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The lure of development deals in neighboring counties may be draining northern Cattaraugus County of some small industrial businesses and is raising concerns about the Cattaraugus County Industrial Development Agency's policies.

"We will encourage the IDA to look at smaller projects," said John Sayegh, director of the county's Economic Development Planning and Tourism Department.

He was responding to comments by Cattaraugus County Planning Board member William Sprague at the close of the board's meeting Thursday.

Sprague said he was concerned about several Yorkshire businesses that moved to Wyoming County after they were offered tempting deals there.

Sayegh said Planning Board members and staff will talk to county legislators about changing the Cattaraugus IDA's policies to make it as competitive as neighboring IDA's in attracting businesses and increasing the tax base.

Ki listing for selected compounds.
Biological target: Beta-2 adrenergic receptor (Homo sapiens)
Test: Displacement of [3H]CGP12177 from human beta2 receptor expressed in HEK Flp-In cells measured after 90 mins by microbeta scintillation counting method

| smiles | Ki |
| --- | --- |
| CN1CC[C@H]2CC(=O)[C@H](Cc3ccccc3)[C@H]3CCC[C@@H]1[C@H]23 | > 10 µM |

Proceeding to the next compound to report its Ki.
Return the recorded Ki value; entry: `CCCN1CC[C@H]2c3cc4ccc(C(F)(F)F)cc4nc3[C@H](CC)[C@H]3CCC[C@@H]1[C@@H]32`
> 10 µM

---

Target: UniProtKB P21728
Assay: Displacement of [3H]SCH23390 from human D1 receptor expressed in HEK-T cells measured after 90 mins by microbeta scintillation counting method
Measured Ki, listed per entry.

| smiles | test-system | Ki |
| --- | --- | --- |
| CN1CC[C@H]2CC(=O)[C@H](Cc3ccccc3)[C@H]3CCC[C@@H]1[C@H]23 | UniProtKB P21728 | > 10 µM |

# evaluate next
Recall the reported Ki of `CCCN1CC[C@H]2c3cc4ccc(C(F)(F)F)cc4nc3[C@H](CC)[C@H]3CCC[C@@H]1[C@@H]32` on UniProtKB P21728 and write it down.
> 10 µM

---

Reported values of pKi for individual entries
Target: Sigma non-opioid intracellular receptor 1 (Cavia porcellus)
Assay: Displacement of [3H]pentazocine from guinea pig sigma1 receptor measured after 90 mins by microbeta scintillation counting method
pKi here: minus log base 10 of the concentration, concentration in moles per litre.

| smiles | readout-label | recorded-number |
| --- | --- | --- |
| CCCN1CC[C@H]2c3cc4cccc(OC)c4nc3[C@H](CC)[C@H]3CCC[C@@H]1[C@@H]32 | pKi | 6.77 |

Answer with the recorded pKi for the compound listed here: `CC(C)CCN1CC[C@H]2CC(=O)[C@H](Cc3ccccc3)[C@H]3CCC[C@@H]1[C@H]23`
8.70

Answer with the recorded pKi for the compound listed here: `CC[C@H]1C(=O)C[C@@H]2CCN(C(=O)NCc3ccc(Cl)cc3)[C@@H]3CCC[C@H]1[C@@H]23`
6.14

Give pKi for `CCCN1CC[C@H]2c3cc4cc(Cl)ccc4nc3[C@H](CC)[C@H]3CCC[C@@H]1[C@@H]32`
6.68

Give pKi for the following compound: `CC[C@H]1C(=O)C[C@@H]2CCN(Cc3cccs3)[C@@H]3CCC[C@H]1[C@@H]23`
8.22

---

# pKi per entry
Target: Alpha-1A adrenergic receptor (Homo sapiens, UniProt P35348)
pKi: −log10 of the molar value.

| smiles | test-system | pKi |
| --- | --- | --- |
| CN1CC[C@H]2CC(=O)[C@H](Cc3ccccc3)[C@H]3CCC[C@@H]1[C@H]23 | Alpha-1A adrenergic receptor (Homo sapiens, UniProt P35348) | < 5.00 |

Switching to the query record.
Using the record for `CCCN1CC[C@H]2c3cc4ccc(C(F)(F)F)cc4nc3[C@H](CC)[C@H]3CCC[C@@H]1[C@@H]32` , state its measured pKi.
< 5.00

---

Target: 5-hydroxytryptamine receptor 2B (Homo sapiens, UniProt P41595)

Currently the Cattaraugus IDA does not fund industrial development projects worth less than $500,000 and has a risk-free policy, placing all responsibility with the business owner for securing loans and overseeing construction.

The Devin Machine Shop, a steel fabricator located until recently in Yorkshire, is one of the latest departures to Wyoming County. The owners first applied for industrial revenue bonds from the Cattaraugus IDA. The value of the deal, however, was less than the agency's $500,000 minimum.

In addition, the Cattaraugus IDA will not take on the responsibility of details such as constructing a building.

Sprague said another company, a rag processor located on McKinstry Street in Yorkshire for 3 1/2 years until it expanded a few weeks ago to a Route 16 warehouse in Yorkshire, may be the next to move to Wyoming County.

The firm is so successful that it has outgrown its new warehouse but has not expanded enough for Cattaraugus IDA backing for an addition.

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